The first sign of intussusception in an otherwise healthy infant may be sudden, loud crying caused by abdominal pain. Infants who have abdominal pain may pull their knees to their chests when they cry. The pain of intussusception comes and goes, usually every 15 to 20 minutes at first. These painful episodes last longer and happen more often as time passes.
Other frequent signs and symptoms of intussusception include:
- Stool mixed with blood and mucus (sometimes referred to as "currant jelly" stool because of its appearance)
- A lump in the abdomen
Less common signs and symptoms include:
Some infants have no obvious pain, don't pass blood or have a lump in the abdomen. Some older children have pain but no other symptoms.
Because intussusception is rare in adults and symptoms of the disorder are often nonspecific, it is more challenging to identify. Abdominal pain is the most common symptom, followed by nausea and vomiting and diarrhea. A significant percentage of people have no signs and symptoms.
When to see a doctor
Intussusception requires emergency medical care. If you or your child develops the signs or symptoms listed above, seek medical help right away.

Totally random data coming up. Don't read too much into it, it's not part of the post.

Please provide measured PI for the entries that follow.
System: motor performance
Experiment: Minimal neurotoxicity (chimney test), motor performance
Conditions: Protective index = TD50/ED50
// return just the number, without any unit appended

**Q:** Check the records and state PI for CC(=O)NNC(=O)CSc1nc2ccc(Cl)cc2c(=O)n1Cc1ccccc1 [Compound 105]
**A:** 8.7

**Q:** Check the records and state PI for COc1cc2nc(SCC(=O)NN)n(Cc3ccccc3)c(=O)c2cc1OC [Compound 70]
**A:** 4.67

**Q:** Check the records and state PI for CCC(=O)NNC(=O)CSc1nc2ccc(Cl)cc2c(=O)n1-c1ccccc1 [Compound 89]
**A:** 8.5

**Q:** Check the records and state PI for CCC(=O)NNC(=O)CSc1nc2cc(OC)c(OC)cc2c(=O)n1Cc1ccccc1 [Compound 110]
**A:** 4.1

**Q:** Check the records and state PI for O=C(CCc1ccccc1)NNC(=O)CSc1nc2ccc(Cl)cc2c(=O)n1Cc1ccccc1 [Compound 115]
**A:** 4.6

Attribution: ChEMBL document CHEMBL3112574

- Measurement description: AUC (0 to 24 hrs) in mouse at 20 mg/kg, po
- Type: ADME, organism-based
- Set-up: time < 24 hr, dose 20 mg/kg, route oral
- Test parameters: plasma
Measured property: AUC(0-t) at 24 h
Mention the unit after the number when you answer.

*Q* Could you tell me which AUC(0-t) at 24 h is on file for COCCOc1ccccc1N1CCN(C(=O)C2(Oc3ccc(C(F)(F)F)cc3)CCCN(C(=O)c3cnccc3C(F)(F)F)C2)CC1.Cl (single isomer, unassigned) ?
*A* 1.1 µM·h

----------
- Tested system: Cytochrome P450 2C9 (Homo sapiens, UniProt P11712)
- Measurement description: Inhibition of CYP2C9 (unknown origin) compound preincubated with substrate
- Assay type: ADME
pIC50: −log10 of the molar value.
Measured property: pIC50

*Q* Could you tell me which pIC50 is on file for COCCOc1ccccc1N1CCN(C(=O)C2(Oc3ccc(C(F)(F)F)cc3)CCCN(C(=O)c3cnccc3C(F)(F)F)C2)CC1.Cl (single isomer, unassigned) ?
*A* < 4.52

In infants, remember that signs of abdominal pain may include recurrent bouts of pulling the knees to the chest and crying.
Dec. 14, 2012
- Kitigawa S, et al. Intussusception in children. http://www.uptodate.com/index. Accessed Oct. 25, 2012.
- Hodin RA, et al. Small bowel obstruction: Causes and management. http://www.uptodate.com/index. Accessed Oct. 25, 2012.
- Pepper VK, et al. Diagnosis and management of pediatric appendicitis, intussusception, and Meckel diverticulum. Surgical Clinics of North America. 2012;92:505.
- Lindor RA, et al. Adult intussusception: Presentation, management, and outcomes of 148 patients. The Journal of Emergency Medicine. 2012;43:1.
- AskMayoExpert. Intussusception. Rochester, Minn.: Mayo Foundation for Medical Education and Research; 2012.